The Wrong Way to Talk about Higher Ed
Picture a day when you’ve gathered your faculty together to have a substantive conversation about some pressing issue facing the institution. You explain the situation using terms such as revenue, the business of education, efficiencies, degree production, throughput, and the like. This may seem sensible given that, in part, universities function like businesses. As with our counterparts in the for-profit corporate world, we in education experience the reality of balancing budgets and making tough choices about how to steward limited financial resources.
Best Practices in Preparing Academic Leaders
It’s increasingly common for colleges and universities to offer programs designed to help chairs, deans, and other academic leaders become more effective. Sometimes falling under a center for teaching and learning, at other times existing as an independent office for leadership and professional development, these programs reflect the recognition that college administrators often come to their jobs woefully underprepared for their responsibilities. How can institutions know whether their academic leadership initiatives are worth the resources they require? Here are five practices commonly followed by successful leadership training programs.
Proven Tools for Academic Leaders to Successfully Lead Change
Department chairs and deans find that campuswide and unit strategic plans expect them to be change leaders. Add on the complexity of engaging in processes that involve politics, negotiation, persuasion, and inspiration, and change leadership can seem overwhelming.
When Academic Leadership Comes with Baggage
The baggage we bring to work with us can take a variety of forms. It could occur because we applied for our positions as internal candidates and suddenly find ourselves as bosses of the very people who only a short time ago we regarded as close friends. It could occur because we find ourselves in charge of a department or college in which a current or former mentor, romantic partner, or spouse works. It could occur because we develop a special affinity for someone who reports to us—or to whom we report—and we need to set aside those personal feelings when it comes to making a decision. In all too many cases, baggage places us in a lose-lose situation. If you decide in favor of your friend/lover/mentor, you’ll be accused of playing favorites. If you make a decision to that person’s detriment, the personal relationship could easily be strained.
Five Recommendations to Advance Careers in Enrollment and Retention Management
Whether you are an entry-level admission officer or an assistant or associate enrollment manager, you will, at some point in your career, desire to move to the next professional level, either at your current school or at another college or university. These five recommendations may help you make a successful transition.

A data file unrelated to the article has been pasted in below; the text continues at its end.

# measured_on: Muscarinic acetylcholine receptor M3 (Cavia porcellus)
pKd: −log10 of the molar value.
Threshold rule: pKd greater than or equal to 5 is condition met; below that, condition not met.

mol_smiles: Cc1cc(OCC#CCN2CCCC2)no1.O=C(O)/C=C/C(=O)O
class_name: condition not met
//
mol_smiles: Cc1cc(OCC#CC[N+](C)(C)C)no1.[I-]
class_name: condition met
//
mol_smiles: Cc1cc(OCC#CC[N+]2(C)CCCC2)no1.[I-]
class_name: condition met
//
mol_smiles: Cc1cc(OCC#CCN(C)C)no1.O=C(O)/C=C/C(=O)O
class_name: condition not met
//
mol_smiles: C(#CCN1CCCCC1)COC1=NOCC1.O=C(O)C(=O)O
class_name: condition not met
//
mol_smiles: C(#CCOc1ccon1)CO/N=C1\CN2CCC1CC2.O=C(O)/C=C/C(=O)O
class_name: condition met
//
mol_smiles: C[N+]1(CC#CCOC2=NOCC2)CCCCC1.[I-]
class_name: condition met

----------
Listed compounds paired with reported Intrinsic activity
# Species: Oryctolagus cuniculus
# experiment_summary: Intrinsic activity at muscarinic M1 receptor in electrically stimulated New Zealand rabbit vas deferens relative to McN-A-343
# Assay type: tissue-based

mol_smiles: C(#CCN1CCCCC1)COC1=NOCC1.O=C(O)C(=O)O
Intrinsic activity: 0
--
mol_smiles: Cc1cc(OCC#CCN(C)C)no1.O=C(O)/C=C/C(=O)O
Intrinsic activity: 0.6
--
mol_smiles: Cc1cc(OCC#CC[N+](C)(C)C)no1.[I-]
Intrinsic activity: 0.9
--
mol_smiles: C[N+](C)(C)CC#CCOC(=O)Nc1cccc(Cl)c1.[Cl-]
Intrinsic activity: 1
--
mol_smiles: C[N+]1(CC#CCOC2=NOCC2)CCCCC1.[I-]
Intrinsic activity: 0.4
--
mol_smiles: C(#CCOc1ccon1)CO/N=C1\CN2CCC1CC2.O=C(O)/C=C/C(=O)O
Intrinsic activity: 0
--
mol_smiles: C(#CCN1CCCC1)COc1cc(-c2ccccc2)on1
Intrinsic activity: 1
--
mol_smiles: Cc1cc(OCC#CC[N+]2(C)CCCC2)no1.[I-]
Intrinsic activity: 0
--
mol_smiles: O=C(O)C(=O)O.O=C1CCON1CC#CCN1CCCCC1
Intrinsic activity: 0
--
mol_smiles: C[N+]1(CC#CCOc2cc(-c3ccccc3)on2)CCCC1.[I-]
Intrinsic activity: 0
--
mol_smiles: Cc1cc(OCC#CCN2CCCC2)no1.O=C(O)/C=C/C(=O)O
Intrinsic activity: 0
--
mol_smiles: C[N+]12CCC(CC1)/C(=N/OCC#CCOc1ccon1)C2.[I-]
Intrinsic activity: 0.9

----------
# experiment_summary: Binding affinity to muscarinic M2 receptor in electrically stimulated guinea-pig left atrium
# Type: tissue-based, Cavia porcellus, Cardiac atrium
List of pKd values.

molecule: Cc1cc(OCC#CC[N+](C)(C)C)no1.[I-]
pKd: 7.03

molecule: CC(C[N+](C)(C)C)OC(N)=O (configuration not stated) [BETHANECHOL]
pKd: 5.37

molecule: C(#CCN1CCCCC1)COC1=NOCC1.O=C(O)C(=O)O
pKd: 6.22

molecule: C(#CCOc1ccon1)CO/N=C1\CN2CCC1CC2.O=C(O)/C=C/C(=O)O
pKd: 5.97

Hallmarks of Excellence in Online Leadership
Online learning has “gone from a wild frontier to a more established professional [undertaking],” says Jay Halfond of Boston University, Senior Fellow of the UPCEA Center for Online Leadership and Strategy and Chair of the National Task Force on the UPCEA Hallmarks of Excellence in Online Leadership. As the field of online education has matured, the need has arisen for standards and benchmarks that challenge university leaders to hold themselves accountable to practices that demonstrate commitment to online education and its place in the university.
Academic Leadership at Multicampus Institutions
Although all academic leaders face certain administrative challenges, those who work in a multicampus setting have unique opportunities and problems. The sometimes-difficult balancing act of preserving a single identity throughout the entire institution while also allowing each campus to develop its own distinct personality raises issues that administrators at single-campus institutions never have to address. The ability to make everyone feel included in a community that may be spread over hundreds of miles can be critical to an administrator’s success. And the need to appreciate each program and location for its unique value becomes an important responsibility of the academic leader. Having served on both a hub campus and a spoke campus at different institutions, I have learned the hard way just how destructive to morale a mistake in this area can be. The following guidelines are, therefore, lessons drawn from my own experience.
Leading Change Amid Opposition
When Amanda Gingery Hostalka became chair of art and visual communication design at Stevenson University, one of her priorities was to make sure that learning outcomes for every track and major aligned with the department’s and institution’s missions. The importance of this task was heightened by the department’s upcoming move into a new building.
Locating the Academic Leadership Land Mines
Beginning a position as an academic leader can be challenging under any circumstances. But those challenges increase exponentially when you’re hired into an institution. You enter a world where nearly everyone knows more about most local issues than you do. Alliances have already been formed. Coalitions that stand in opposition to those alliances have emerged. People have strong opinions about what should and shouldn’t be done, and they all have plenty of evidence to support their views. How do you know whom to believe and whom to regard with a bit of skepticism? If you make the wrong choice on an important enough issue, it can make it much harder to accomplish your goals. You can find that people mistakenly believe you’re aligned with this or that faction, causing them to interpret everything you say with a certain degree of distrust. Even in the best of circumstances, being in academic leadership can sometimes feel as though you’re constantly negotiating a minefield. But how do you locate the land mines in new and unfamiliar terrain?